Winter 2008: from the EAA
By Allison Dykes
As I write this letter, it is the middle of the holiday season. When you read it, the holidays will have passed into memory, and hopefully those memories will be ones of joy and togetherness. Several stories in this issue of Emory Magazine address ideas of happiness. Whether there has been a new addition to your family, you have been able to reconnect with a long-lost friend or loved one, or you just received a thoughtful gift you cherish, I sincerely hope your holiday season was a very happy one.
I also hope that you are happy with the progress your alma mater has made since you graduated. Whether you were a student two years ago or twenty-two years ago, the campus is likely a much different place than when you left it.
Emory has more than 105,000 alumni around the world. And they have 105,000 different opinions about what makes them happy, and—of great concern to me and the rest of the EAA staff—what about their alma mater makes them happy.
Every one of our alumni has a different definition of what Emory means to him or her, or what the University should do to make a positive impact on our world. Every once in a while our alumni’s ideas conflict—with each other and even with the University. Still, our community, like a family, is stronger than any conflict. While our alumni may not always agree with each other, or with the University, we can still move forward together. Our differences, which include not just differences in age, race, geography, and others, also include differences of opinion. And those differences make the Emory community stronger. There is a place for every one of our 105,000 alumni here.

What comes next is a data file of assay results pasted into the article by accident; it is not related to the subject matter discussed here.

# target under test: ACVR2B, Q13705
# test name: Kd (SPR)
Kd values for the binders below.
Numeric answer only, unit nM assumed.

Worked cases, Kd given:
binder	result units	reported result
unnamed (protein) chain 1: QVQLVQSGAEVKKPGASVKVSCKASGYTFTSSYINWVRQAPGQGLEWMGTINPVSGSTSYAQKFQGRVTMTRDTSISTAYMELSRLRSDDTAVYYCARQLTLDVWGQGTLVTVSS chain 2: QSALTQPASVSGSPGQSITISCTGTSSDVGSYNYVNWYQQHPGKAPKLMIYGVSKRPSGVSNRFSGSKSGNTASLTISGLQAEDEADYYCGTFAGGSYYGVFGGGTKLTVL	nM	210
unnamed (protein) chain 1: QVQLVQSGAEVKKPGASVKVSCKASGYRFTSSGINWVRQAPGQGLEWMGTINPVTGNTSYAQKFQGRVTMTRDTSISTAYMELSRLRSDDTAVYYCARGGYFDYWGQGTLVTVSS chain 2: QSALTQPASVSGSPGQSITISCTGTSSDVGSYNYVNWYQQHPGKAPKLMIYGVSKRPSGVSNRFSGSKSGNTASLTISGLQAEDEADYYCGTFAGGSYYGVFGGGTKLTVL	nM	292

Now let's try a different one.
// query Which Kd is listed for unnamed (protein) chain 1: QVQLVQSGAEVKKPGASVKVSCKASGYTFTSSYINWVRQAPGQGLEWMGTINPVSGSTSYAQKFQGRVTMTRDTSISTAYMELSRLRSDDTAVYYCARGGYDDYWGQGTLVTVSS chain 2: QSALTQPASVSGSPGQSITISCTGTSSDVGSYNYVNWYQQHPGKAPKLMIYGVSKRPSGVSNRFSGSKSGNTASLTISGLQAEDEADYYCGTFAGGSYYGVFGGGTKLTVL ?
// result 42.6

Receiving an award, even for the most humble of us, is a happy occasion. Many alumni are unaware that you can nominate your fellow alumni for a variety of awards: The Turman Award honors alumni service; the Unsung Heroine Award is given by the Center for Women; and the Emory Medal is the highest University honor given solely to alumni. I encourage you to read the profiles of our latest Emory Medalists, Bill Fox 79PhD and Ronnie Weathers 60C 62D 66D. Each recipient was nominated by alumni just like you.
You can also nominate alumni to serve in such distinguished roles as alumni trustees, members of the Emory Alumni Board, or on one of Emory’s school-based boards. Nomination forms can be found on the website for the EAA’s Alumni Volunteer Link at www.alumni.emory.edu/volunteer.
Serving on a leadership board for your alma mater can be fulfilling on several levels. We hope our board members are happy with the work they do. We at the EAA certainly appreciate it.
Another thing we hope makes you happy is coming back to visit campus. It’s never too early to make travel plans—especially if you graduated in a year that ends in a “3” or an “8.” If so, 2008 is your reunion year!
Emory Homecoming Weekend 2008 is September 25–28, and the EAA’s revamped Reunions program, which debuted this past fall with great success, has injected new excitement into an event that was already great. With nine reunions spanning more than forty years of alumni classes, the diversity of visitors celebrating their ties with Emory and with each other is a fun sight.
If you come back to Emory for any reason—Emory Commencement Weekend this spring, Homecoming in the fall, or any time in between, I hope you’ll stop by the Miller-Ward Alumni House and say hello. You can also email me at firstname.lastname@example.org. It’s always great to hear from you.